Syria rebels set ultimatum, as peace deal falters

Photo: Syria rebels set ultimatum, as peace deal falters / Arab World

Syrian rebels Tuesday gave government forces 48 hours to stop shelling restive areas of the country or face intensified attacks, an opposition spokesman said, while UN-Arab League envoy Kofi Annan said there was still time to implement a peace plan to stop the violence, dpa reported.

"If the regime does not stop shelling and does not withdraw tanks from populated areas in the coming 48 hours, we will intensify our attacks on the Syrian military," Colonel Kassem Saadeddine, the opposition Syrian Free Army spokesperson, told the Dubai-based Al-Arabiya television.

Saadeddine said despite the government's agreement to withdraw troops from populated areas and end the use of heavy weapons by Tuesday "we saw more killings, shelling and reinforcements."

Under Annan's six-point peace plan, the government of President Basher al-Assad had agreed to begin withdrawing forces from residential areas Tuesday morning and for a ceasefire to follow within 48 hours.

"We still have time ... to stop the violence" by the ceasefire deadline, Annan said during a press conference in Turkey.

The opposition said there was no sign the Syrian army was pulling out.

"Nothing has changed on the ground. All the tanks are still positioned inside populated areas. The regime has simply defied the UN plan, which was not a surprise," Rami Abdul-Rahman, head of the Britain-based Syrian Observatory for Human Rights, told dpa.

"If the truce deal set by Annan collapses, Syria will be moving closer and closer to civil war," Abdul-Rahman said.

The opposition Syrian Local Coordination Committees, which document violence inside Syria, said 97 people, most of whom were civilians, were killed by government shelling in the central provinces of Hama and Homs.

Syrian government restrictions on the media make it difficult to independently verify reports from inside the country.

The UN Security Council on Tuesday expressed "concern" at the Syrian government's failure to draw down its forces.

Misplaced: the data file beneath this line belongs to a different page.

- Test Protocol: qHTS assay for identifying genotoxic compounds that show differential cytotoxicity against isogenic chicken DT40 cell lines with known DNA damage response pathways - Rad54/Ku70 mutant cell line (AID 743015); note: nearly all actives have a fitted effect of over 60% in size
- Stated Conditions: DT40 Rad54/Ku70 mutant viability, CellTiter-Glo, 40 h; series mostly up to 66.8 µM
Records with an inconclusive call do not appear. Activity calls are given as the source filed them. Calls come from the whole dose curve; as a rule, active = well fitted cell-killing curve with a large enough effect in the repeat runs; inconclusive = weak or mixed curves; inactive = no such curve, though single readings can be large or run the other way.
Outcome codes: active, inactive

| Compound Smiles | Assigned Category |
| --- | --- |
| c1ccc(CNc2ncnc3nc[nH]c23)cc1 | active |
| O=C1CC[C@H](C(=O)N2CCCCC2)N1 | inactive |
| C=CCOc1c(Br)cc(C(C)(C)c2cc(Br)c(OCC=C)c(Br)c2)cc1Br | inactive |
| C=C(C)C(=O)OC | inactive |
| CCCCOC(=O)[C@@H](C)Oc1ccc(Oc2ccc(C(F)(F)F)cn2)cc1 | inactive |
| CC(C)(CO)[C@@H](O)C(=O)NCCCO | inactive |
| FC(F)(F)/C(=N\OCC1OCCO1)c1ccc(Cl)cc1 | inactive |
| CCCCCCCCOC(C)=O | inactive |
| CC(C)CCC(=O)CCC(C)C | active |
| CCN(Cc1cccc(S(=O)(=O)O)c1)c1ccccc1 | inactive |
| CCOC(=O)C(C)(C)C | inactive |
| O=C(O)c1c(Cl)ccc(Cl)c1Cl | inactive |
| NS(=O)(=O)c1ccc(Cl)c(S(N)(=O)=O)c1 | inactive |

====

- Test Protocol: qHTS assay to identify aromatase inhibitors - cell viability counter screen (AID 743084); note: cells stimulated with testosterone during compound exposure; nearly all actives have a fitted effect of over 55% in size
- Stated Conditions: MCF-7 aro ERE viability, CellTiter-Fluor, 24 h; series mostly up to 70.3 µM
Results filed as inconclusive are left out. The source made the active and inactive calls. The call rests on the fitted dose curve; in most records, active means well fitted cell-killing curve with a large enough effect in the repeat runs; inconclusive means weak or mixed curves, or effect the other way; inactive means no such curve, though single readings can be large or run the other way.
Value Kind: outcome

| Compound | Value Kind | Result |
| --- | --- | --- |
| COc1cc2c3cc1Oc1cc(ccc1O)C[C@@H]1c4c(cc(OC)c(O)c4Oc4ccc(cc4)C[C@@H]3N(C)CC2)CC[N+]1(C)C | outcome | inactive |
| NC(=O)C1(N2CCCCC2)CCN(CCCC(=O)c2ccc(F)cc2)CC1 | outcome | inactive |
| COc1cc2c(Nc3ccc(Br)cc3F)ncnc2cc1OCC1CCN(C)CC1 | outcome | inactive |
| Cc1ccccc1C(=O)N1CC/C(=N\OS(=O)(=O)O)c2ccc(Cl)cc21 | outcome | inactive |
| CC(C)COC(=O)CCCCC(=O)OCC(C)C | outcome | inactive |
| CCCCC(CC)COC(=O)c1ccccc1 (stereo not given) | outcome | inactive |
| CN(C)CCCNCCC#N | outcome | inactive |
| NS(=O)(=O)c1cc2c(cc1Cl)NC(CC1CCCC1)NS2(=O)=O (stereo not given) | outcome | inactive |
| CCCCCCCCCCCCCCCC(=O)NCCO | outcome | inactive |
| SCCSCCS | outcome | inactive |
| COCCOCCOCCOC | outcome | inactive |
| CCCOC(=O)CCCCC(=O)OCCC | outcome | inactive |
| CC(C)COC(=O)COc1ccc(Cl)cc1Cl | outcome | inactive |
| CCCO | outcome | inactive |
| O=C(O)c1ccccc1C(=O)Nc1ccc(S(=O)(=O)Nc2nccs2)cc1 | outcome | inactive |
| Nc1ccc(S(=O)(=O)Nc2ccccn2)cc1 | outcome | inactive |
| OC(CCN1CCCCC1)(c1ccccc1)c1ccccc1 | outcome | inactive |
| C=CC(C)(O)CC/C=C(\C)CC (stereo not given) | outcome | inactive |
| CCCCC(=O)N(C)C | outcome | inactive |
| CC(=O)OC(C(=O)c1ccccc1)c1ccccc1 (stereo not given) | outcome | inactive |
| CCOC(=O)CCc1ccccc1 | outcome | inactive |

"Members of the Security Council are unified in their concern that the (Tuesday) deadline has passed and the violence in the past 10 days has intensified," US Ambassador Susan Rice, the council president, told reporters in New York.

Annan, who visited a refugee camp in Turkey's Hatay province near the Syrian border, also called on the Syrian government to honor its commitment.

"This has gone on for too long and it is time for the violence to stop and for the military to go back to their barracks," Annan said.

"I appeal to all, the government in the first place ... to stop the violence," he added.

Speaking in Moscow, where he held talks with Russian officials, Syrian Foreign Minister Walid al-Moallem said Syria had "already pulled back some military units from certain Syrian provinces."

Annan said that he was unable to verify such reports, and that he had asked the UN Security Council to debate sending international peace observers to Syria to monitor the implementation of the ceasefire.

Al-Moallem told a joint press conference with his Russian counterpart Sergei Lavrov that any international observers must be neutral.

"Kofi Annan has told me in telephone conversations that his ceasefire plan would bring the complete disarmament of armed groups in Syria, but how would this be possible if deliveries of weapons to rebel forces, and their transfer into Syria, is going to continue thanks to Turkey?" al-Moallem said.

The Kremlin appeared to increase pressure on its traditional ally, with Lavrov calling on al-Assad to respect the ceasefire plan.

"We emphatically demand that our Syrian colleagues ... as they have promised, strictly fulfill the terms of the peace plan as laid out by Kofi Annan," Lavrov said.

The opposition Syrian National Council (SNC) said government forces killed some 1,000 people - mostly civilians - since President Bashar al-Assad announced two weeks ago that he would accept the peace plan.

"Yesterday was the worst day of the one-year revolution," with 168 people killed by the regime's forces, the council's head of foreign relations, Basma Kadmani, who is based in Paris, told dpa.

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